Security Management interviews Alice D. Johnson, executive director of Utah's Salt Lake Urban Area.
Alicia D. Johnson is executive director of the Salt Lake Urban Area, where she oversees the region’s administration of U.S. Department of Homeland Security’s (DHS) Urban Area Security Initiative (UASI) grant program. She has held the position for the past two years, managing annual grant funds worth more than $7 million, including investment justifications and projects focused on emergency management, regional training, information sharing, external affairs, and interoperable communications. Previously, she served as an emergency management specialist in public information for Salt Lake County Emergency Management’s Unified Fire Authority, as public information officer for the Pueblo County (Colorado) Department of Emergency Management, and as a public relations consultant for Jewett Drug, Inc. Johnson earned a Bachelor’s degree in communication and political science from the University of Colorado at Colorado Springs and a holds a master’s degree in public administration from the University of Colorado.
What are the responsibilities of your office?
As the Salt Lake Urban Area, designated under DHS’s UASI program, we are a federally-funded grant program, so our mission is determined by the grant program itself. We work primarily on regional preparedness and terrorism prevention. Currently our region is greater Salt Lake County, so it’s all of the jurisdictions that fall within the County boundaries. In terms of our office’s responsibilities, we manage the UASI grant funds, and then we also oversee and assist nine subject-matter expert committees on regional projects and program development.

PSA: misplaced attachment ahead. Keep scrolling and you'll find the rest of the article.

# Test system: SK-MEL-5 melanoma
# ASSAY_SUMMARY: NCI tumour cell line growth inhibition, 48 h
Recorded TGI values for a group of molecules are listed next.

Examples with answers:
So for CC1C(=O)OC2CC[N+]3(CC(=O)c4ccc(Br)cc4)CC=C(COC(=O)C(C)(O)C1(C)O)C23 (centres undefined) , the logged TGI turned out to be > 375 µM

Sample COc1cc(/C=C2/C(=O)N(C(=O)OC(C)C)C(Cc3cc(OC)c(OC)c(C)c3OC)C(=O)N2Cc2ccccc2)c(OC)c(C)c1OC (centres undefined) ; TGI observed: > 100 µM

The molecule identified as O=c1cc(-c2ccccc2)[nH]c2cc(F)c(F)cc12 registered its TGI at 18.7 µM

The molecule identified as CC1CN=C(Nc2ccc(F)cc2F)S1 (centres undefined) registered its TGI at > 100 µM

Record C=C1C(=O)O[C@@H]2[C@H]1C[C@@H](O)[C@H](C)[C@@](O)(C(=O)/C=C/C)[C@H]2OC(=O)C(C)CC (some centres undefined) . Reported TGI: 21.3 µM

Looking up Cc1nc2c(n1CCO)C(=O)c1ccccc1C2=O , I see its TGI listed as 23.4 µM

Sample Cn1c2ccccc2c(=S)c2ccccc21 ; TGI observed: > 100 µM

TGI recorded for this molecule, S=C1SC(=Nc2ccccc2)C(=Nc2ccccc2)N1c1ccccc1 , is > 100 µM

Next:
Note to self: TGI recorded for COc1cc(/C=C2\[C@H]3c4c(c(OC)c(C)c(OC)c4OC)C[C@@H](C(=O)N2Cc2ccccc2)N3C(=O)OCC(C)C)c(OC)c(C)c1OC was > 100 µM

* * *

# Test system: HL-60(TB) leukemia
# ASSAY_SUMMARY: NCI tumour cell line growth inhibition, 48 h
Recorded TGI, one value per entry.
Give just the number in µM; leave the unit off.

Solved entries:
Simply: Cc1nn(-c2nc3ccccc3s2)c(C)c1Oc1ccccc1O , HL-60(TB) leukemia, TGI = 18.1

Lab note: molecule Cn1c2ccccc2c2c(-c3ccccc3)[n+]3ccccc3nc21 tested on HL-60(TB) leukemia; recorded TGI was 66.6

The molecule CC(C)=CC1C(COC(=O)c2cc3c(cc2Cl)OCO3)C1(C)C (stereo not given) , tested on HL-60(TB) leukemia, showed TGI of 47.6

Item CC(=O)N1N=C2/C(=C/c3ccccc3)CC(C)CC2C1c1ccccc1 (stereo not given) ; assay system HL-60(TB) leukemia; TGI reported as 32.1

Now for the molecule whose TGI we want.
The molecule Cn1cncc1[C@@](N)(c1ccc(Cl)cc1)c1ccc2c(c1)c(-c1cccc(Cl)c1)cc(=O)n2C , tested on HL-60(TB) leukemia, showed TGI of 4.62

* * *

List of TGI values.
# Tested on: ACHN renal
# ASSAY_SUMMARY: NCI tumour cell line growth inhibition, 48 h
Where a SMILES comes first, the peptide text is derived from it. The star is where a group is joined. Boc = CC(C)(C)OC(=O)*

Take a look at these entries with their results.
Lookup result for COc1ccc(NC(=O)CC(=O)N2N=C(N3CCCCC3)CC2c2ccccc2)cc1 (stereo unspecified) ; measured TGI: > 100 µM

What assets and make your region unique?
One of our major assets and is the world headquarters of the Church of Jesus Christ of Latter-Day Saints here in Salt Lake City. That’s an asset in terms of its community value and humanitarian work, and also a potential target. Salt Lake County is located on the Wasatch Fault line, so of course earthquakes are a major concern here, and we work to prepare the community for a potential earthquake. Living in the Rocky Mountains we are of course familiar with all kinds of weather threats, in particular snow emergencies and spring-runoff flooding. Those things are all major concerns here.
How does the region manage planning and administration of federal grant funds?
We have a board of trustees that is called the Urban Area Working Group. It oversees the implementation of the UASI funds. The Working Group works directly with the nine subject-matter-expert committees. The committees are tasked with addressing issues including law enforcement and terrorism prevention, community preparedness, external affairs, operations, emergency management, training and exercises, medical operations, critical infrastructure, and communications, which primarily focuses on interoperability. Additionally, we have an advisory group that’s made up of area mayors, sheriffs, and police and fire chiefs that focuses on guidance and on aligning UASI spending with sister grant programs like the broader Homeland Security Grant Program. Our goal is a high return on investment for regional preparedness, and we target our strategies to work with other grant programs and to work with strategies within our partner jurisdictions.